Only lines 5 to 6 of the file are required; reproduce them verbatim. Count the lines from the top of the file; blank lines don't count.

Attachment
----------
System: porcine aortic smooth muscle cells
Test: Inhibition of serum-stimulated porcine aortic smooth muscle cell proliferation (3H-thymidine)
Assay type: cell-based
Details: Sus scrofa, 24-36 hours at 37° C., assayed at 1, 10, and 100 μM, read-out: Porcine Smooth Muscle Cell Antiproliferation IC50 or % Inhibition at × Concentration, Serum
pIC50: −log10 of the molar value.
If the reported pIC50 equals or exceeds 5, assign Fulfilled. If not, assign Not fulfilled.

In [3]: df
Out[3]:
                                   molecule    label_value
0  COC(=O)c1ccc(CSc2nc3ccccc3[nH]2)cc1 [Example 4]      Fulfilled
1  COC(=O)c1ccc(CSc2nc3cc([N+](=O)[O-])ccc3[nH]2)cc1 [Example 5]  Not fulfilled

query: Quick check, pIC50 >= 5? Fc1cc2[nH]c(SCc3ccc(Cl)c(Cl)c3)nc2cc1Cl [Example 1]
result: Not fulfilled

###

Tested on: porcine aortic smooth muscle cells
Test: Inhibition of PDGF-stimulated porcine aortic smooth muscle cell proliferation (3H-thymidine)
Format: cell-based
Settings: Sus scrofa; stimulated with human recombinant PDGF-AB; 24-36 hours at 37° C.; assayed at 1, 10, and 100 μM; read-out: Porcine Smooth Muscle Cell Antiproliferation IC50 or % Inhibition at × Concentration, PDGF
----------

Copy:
pIC50: −log10 of the molar value.
If the reported pIC50 equals or exceeds 5, assign Fulfilled. If not, assign Not fulfilled.